• Power trail - Many caches placed along the one walking trail, resulting in near saturation levels.



Rare Earth Magnets - Made from Neodymium Iron Boron magnets.

Regular cache - Of the 4 physical cache sizes, this one is number 3 in increasing size.


STF - Second to find. Especially disappointing if the finder is expecting to be the FTF

Spoiler - A spoiler is information that can give details away and ruin the experience of something. For example, telling someone the end of a movie before they see it. In geocaching, a spoiler gives away details of a cache location and can ruin the experience of the hunt.

Small cache - Of the 4 physical cache sizes, this one is number 2 in increasing size.

Stash note - A stash note is a sheet of paper placed inside the cache container indicating that this is a geocache, what geocaching is and what to do if accidentally found.

StatPack - The Geocaching Australia StatPack is designed to allow you to create your own statistics.

Swaggies - A Swaggie is a uniquely Australian trackable hitch hiker that can be placed in a cache.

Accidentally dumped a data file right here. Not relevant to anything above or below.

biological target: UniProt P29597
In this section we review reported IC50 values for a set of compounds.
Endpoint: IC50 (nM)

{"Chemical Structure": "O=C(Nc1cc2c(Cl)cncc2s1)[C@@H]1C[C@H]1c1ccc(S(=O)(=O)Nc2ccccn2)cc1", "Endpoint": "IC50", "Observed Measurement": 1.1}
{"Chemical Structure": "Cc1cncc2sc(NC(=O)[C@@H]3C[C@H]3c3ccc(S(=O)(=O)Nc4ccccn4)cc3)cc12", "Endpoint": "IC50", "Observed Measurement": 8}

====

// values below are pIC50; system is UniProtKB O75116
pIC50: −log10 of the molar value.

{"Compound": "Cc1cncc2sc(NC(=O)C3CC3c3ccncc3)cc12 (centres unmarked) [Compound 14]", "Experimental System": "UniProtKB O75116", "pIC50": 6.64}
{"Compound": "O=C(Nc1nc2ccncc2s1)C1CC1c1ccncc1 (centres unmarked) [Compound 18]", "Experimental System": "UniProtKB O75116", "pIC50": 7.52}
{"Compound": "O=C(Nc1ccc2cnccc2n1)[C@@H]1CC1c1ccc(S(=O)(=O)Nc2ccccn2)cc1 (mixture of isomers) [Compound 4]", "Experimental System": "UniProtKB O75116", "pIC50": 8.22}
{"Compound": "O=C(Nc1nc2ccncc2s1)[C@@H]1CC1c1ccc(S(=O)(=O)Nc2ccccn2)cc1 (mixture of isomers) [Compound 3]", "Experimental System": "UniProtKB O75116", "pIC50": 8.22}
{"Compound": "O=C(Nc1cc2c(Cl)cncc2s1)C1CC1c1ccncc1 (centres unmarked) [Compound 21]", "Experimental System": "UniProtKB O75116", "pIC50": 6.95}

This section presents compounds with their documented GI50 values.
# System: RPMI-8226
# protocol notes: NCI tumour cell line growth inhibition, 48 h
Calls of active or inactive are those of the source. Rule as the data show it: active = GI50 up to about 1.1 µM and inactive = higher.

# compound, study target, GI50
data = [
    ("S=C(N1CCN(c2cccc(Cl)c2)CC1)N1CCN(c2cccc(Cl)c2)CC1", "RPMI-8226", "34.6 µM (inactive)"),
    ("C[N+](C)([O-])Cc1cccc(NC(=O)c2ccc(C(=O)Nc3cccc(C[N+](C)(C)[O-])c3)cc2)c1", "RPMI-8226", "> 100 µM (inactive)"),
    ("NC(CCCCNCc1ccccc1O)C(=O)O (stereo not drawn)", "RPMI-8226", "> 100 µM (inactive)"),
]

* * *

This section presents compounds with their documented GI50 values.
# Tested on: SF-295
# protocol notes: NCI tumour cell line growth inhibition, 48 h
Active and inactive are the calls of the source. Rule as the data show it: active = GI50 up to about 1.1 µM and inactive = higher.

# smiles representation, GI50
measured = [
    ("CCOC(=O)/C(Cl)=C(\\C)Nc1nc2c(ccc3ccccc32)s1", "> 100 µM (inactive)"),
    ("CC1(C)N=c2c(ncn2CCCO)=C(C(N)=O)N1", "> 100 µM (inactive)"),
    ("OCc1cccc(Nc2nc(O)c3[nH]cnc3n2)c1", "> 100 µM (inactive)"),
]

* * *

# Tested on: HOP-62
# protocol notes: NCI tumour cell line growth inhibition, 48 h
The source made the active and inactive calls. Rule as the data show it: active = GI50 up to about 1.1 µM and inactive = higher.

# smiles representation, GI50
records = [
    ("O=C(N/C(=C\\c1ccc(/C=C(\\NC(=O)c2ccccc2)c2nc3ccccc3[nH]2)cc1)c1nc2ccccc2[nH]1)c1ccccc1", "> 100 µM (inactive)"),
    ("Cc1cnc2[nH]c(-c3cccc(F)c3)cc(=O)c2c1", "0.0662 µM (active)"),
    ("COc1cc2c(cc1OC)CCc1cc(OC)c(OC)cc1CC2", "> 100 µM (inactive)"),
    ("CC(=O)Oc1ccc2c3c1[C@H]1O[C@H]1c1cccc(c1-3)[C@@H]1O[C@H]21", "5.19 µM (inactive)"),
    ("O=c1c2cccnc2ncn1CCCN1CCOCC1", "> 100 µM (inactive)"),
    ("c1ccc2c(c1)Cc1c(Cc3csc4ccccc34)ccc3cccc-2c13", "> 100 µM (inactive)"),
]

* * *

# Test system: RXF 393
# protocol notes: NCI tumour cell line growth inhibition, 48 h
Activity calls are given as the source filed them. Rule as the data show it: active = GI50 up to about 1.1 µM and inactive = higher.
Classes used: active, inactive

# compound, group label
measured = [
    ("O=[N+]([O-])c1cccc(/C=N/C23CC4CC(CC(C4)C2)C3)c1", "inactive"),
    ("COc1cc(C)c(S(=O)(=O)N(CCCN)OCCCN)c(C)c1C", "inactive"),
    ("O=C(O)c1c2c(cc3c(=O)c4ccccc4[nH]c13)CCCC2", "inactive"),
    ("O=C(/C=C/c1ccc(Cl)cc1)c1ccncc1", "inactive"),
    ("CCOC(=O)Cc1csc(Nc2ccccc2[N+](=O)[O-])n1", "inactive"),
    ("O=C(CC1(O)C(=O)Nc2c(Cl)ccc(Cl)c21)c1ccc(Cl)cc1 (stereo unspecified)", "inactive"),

Terrain - A subjective rating on how difficult you will find it getting to GZ.

TFTC - Thanks For The Cache , Alt. TFTH - Thanks For The Hunt.

Traditional cache - A standard cache that has at a minimum, container and a logbook. The traditional cache can be found at the co-ordinates which are provided on the cache page.

Travel Bug - A Travel Bug is a Hitch hiker.

TNLN - Took Nothing. Left Nothing. Usually found in cache logbooks for folks that enjoy the thrill of the hunt more than the material contents of the cache.

TNLNSL - TNLN + Signed Log

U,V & W

Virtual Cache - Adapted from "Virtual Reality," virtual means "nothing there." So a virtual cache means there is no cache container. It's the location that is the cache itself. Nothing is normally traded, except photos and experiences.

WAAS - WAAS stands for Wide Area Augmentation System, but that doesn't really describe what it is. Not available in Australia. See Garmin About WAAS.

Waypoint - A Waypoint is a location on Earth defined by a set of GPS coordinates.

X,Y & Z